Along with the Finals come a slew of celebrities and other sports personalities, plus the teams' billionaire owners: Joe Lacob of the Warriors, with a $1.5 billion fortune accumulated as a venture capitalist at Kleiner, Perkins, Caufield & Byers; and Dan Gilbert of the Cavaliers, who wrangled his $5.9 billion as founder of the notoriously criminal Quicken Loans Inc.
These two men--not to mention Warriors minority owner Peter Guber at a mere $800 million--are well within the super-rich 1 Percent. As the league's PR slogan goes: The NBA Cares--about the filthy rich.
Meanwhile, the "other half" barely survives in Oakland. The city has a murder rate that is five times higher than across the Bay in San Francisco--with the casualty rate for young Black men in Oakland higher than for Black men in the U.S. military serving in Afghanistan.
Because of gentrification, rents have been rising at a double-digit pace each year, but the income of low-wage workers sure hasn't. At the time of the 2010 census, the unemployment rate in West Oakland was more than 40 percent, and two-thirds of residents lived below the poverty line.
But all of this is hidden from most viewers behind the dizzying array of lights and sounds. We are asked to tune in to the game and tune out of a world that capitalism has brought closer to disaster.
Those who have $133,000 they can do without can view the spectacle up close, though the rest of us are invited in via the warm glow of our television screens.
The elite enter the arena via doors locked to the rest of us, opened by keys made of dollars and power. Everyone stands for the National Anthem--an exercise in nationalist propaganda like few others. The stage is set, cue the lights and the game begins.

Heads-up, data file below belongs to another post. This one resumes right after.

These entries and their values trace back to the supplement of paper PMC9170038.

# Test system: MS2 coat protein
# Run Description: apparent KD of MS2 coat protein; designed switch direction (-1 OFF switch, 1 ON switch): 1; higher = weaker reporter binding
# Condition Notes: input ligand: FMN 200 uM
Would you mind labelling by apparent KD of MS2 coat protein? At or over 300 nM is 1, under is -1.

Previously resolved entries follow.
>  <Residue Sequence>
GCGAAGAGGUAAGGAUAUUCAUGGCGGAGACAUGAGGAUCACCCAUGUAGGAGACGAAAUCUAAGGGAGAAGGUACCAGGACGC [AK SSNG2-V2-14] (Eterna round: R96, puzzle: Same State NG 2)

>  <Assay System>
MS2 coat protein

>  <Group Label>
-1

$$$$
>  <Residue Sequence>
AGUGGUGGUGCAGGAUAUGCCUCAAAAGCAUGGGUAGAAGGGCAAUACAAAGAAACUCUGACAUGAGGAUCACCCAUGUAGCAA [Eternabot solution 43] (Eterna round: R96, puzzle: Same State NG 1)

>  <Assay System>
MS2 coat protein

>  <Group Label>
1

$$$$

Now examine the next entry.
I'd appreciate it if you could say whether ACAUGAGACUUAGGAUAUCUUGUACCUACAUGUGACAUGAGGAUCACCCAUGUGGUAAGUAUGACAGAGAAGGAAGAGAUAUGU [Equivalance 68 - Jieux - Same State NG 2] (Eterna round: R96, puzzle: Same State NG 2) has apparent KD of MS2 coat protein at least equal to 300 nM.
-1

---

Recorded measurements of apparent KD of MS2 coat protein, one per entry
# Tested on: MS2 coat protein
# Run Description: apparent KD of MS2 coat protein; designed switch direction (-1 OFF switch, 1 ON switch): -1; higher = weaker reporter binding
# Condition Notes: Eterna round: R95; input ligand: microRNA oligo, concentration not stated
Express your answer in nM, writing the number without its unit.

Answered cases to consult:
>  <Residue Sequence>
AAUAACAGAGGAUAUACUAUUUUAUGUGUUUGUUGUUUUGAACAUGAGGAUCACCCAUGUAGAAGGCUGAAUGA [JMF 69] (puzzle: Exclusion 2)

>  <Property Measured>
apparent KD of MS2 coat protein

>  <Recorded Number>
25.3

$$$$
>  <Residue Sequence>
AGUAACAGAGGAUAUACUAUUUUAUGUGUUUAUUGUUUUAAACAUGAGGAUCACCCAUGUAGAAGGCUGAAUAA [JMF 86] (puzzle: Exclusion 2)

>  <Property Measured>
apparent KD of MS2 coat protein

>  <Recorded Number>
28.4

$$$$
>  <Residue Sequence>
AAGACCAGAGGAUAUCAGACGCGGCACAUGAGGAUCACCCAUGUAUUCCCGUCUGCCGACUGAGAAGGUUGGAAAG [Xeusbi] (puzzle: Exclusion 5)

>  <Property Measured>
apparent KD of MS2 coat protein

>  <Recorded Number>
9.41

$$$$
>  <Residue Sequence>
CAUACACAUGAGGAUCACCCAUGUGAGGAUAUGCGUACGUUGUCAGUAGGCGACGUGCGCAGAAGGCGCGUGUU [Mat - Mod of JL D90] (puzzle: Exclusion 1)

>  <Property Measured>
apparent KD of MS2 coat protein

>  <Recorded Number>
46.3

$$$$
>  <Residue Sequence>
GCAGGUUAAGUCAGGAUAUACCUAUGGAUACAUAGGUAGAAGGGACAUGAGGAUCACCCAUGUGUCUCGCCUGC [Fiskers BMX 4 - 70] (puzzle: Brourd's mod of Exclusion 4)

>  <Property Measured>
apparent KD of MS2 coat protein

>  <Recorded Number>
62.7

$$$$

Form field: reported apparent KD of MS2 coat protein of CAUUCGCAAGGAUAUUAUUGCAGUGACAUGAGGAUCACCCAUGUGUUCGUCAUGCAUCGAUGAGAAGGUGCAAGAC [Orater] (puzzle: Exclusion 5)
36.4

Then the series was won--rather easily at that by the Warriors--and the spectacle starts to wear off, with the celebrities fading back into the covers of magazines, the champions showering in champagne, and the fans preparing for work in the morning.
On a Thursday in mid-June, the championship parade was routed through downtown Oakland, attended by masses of people. The celebrating took place far away from where the homeless encampments are swelling under freeway overpasses (see 5th and Harrison, 7th and Alice, East 12th and 22nd) after being pushed out of parks.
Oakland's story isn't unique to any other city where the NBA Finals have been held. Only the details are different: the locations where the homeless take shelter, the statistics of a police department that enforces the rule of private property and is allowed to rape and kill with impunity.
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MY POINT isn't to scold those who enjoy basketball or any other sport. I watched the clinching victory in game five, and I cheered when Kevin Durant caught fire in the fourth.
But I also drove past the homeless camps on the way home--and noticed how many cops were patrolling the streets.